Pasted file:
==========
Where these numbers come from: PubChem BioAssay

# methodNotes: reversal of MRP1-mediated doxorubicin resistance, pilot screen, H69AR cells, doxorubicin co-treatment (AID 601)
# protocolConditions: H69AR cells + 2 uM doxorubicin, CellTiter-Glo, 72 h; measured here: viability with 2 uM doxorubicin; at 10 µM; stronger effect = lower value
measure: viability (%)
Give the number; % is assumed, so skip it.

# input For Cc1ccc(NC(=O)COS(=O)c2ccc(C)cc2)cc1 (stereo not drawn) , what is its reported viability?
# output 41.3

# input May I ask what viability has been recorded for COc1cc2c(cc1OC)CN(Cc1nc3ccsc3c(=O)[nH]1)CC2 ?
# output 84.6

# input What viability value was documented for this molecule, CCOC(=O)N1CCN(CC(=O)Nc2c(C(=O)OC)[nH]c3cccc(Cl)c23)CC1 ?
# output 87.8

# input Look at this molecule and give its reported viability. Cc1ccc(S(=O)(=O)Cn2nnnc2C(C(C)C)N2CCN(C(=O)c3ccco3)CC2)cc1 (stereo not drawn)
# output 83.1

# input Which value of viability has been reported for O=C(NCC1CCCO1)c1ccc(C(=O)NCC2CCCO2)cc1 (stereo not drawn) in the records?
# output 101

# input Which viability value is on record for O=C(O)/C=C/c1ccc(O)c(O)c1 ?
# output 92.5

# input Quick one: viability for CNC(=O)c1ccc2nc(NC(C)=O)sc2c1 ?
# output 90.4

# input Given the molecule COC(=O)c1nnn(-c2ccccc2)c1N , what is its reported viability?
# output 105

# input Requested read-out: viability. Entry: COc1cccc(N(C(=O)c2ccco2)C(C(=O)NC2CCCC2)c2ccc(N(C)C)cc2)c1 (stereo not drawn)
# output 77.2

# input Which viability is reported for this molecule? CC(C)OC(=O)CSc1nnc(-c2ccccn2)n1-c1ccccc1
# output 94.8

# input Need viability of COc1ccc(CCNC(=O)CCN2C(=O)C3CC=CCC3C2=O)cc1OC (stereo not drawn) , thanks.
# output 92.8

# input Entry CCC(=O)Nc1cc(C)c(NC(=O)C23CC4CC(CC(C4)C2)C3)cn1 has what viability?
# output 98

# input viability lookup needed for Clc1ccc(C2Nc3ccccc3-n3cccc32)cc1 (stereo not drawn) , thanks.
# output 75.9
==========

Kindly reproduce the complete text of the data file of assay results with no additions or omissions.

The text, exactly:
Where these numbers come from: PubChem BioAssay

# methodNotes: reversal of MRP1-mediated doxorubicin resistance, pilot screen, H69AR cells, doxorubicin co-treatment (AID 601)
# protocolConditions: H69AR cells + 2 uM doxorubicin, CellTiter-Glo, 72 h; measured here: viability with 2 uM doxorubicin; at 10 µM; stronger effect = lower value
measure: viability (%)
Give the number; % is assumed, so skip it.

# input For Cc1ccc(NC(=O)COS(=O)c2ccc(C)cc2)cc1 (stereo not drawn) , what is its reported viability?
# output 41.3

# input May I ask what viability has been recorded for COc1cc2c(cc1OC)CN(Cc1nc3ccsc3c(=O)[nH]1)CC2 ?
# output 84.6

# input What viability value was documented for this molecule, CCOC(=O)N1CCN(CC(=O)Nc2c(C(=O)OC)[nH]c3cccc(Cl)c23)CC1 ?
# output 87.8

# input Look at this molecule and give its reported viability. Cc1ccc(S(=O)(=O)Cn2nnnc2C(C(C)C)N2CCN(C(=O)c3ccco3)CC2)cc1 (stereo not drawn)
# output 83.1

# input Which value of viability has been reported for O=C(NCC1CCCO1)c1ccc(C(=O)NCC2CCCO2)cc1 (stereo not drawn) in the records?
# output 101

# input Which viability value is on record for O=C(O)/C=C/c1ccc(O)c(O)c1 ?
# output 92.5

# input Quick one: viability for CNC(=O)c1ccc2nc(NC(C)=O)sc2c1 ?
# output 90.4

# input Given the molecule COC(=O)c1nnn(-c2ccccc2)c1N , what is its reported viability?
# output 105

# input Requested read-out: viability. Entry: COc1cccc(N(C(=O)c2ccco2)C(C(=O)NC2CCCC2)c2ccc(N(C)C)cc2)c1 (stereo not drawn)
# output 77.2

# input Which viability is reported for this molecule? CC(C)OC(=O)CSc1nnc(-c2ccccn2)n1-c1ccccc1
# output 94.8

# input Need viability of COc1ccc(CCNC(=O)CCN2C(=O)C3CC=CCC3C2=O)cc1OC (stereo not drawn) , thanks.
# output 92.8

# input Entry CCC(=O)Nc1cc(C)c(NC(=O)C23CC4CC(CC(C4)C2)C3)cn1 has what viability?
# output 98

# input viability lookup needed for Clc1ccc(C2Nc3ccccc3-n3cccc32)cc1 (stereo not drawn) , thanks.
# output 75.9